Ten years ago this month, I brought out my laptop at a general store in Lake Tahoe and officially became an entrepreneur for the first time. With a click on the keyboard, I pushed my first website onto the world thanks to that store’s Wi-fi connection. For the 50-something me, it was a turning point.
For the entirety of my professional life, I extensively reported on the people who led some of the world’s most successful companies and many pioneering entrepreneurs. I often would joke that most business and economic reporters would not be able to run a lemonade stand or a shoeshine stand (something I have actually done in my teenage years) on a busy street corner. Now, I had taken the big step to run websites on the world’s cluttered and noisy Internet.
I had never had to manage a real P&L, recruit and hire people I would pay out of my own pocket, or think about the strategy and differentiation of my own company and its products. I never had to directly pay for health care benefits, 401(k) plans, payroll taxes or deal with regulatory filings for full-time employees in New York, Canada, Arizona, Iowa, North Carolina, and California, where the business is located. And I brought no experience in negotiating deals with contractors and partners.
Without any outside investors or even a loan, I was able to bootstrap my digital media firm, C-Change Media Inc., on Aug. 9 of 2010 (the date 8/9/10 turned out to be auspicious) after spending six months preparing for the launch of what would be our first and most successful website, PoetsandQuants.com, devoted exclusively to the coverage of graduate business education. Four other websites followed, including those covering undergraduate business, executive education, law, and social enterprise.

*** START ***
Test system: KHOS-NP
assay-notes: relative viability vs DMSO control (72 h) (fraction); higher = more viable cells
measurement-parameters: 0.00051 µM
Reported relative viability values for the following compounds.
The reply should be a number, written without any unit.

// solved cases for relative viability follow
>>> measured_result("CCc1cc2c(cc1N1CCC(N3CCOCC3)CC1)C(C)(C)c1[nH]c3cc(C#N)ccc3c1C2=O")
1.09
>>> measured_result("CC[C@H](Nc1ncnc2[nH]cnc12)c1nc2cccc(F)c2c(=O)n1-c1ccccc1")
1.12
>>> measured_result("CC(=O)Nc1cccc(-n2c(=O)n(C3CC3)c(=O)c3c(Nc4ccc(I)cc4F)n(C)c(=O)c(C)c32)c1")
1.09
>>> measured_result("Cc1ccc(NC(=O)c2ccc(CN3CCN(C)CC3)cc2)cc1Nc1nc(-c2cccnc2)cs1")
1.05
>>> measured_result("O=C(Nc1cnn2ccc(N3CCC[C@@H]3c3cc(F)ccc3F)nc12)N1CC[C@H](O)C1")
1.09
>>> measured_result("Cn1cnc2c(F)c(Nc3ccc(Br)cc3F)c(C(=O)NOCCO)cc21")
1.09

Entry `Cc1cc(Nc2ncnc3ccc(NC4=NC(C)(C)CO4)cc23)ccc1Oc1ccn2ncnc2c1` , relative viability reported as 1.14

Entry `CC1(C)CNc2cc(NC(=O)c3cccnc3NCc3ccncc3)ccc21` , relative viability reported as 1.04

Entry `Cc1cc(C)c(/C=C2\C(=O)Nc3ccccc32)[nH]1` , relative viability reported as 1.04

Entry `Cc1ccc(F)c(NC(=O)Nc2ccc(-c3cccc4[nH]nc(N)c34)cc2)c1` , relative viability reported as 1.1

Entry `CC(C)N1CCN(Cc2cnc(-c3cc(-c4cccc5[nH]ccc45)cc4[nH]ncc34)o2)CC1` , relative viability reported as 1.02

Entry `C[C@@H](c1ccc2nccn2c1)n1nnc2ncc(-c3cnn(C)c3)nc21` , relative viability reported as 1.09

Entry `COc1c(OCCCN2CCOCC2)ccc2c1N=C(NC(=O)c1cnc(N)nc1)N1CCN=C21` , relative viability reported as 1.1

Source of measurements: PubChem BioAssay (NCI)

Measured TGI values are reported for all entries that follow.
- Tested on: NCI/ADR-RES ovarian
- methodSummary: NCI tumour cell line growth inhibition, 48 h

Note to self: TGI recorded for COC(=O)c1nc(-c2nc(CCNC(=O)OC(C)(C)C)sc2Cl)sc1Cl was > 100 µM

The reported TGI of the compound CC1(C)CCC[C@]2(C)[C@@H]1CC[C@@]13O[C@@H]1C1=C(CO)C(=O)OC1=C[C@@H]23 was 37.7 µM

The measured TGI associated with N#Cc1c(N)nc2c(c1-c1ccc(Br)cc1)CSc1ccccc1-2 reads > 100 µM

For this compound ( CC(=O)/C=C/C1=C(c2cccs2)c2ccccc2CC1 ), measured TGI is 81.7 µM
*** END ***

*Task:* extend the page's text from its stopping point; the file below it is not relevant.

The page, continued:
In every one of the 10 years since the company has never spilled a drop of red ink, something I will be eternally thankful for in part because my last years in the magazine business had me in a role where I had to layoff people I deeply respected as the losses piled up. In fact, every single year C-Change Media has not only been profitable but we have been able to report ever higher annual revenue, year after year after year.
Even now, in the midst of a pandemic-induced recession, our bookings are up more than 30 percent in the first half, on our way to yet another record year with total revenue of $4.5 million and record profit to boot. Our company doesn’t merely post stories online. We have published books, held global conferences, produced high-quality video and podcasts. We publish newsletters, orchestrate direct mail and lead generation campaigns for clients, and deeply engage with our users — the best applicants in the world to the best business schools in the world.
A confession: I never imagined that building something valuable on my own would bring me more joy and satisfaction than all my years in magazine journalism. For a first-generation college graduate with a mother who could not read, I was lucky to find myself in a profession I truly loved as a journalist, an editor, and an author of more than a dozen books, including two New York Times bestsellers. I worked in London as a bureau chief, traveled all over the U.S. as a staff writer for Forbes magazine and felt privileged to be invited to join BusinessWeek, first as its management editor and later as a senior writer.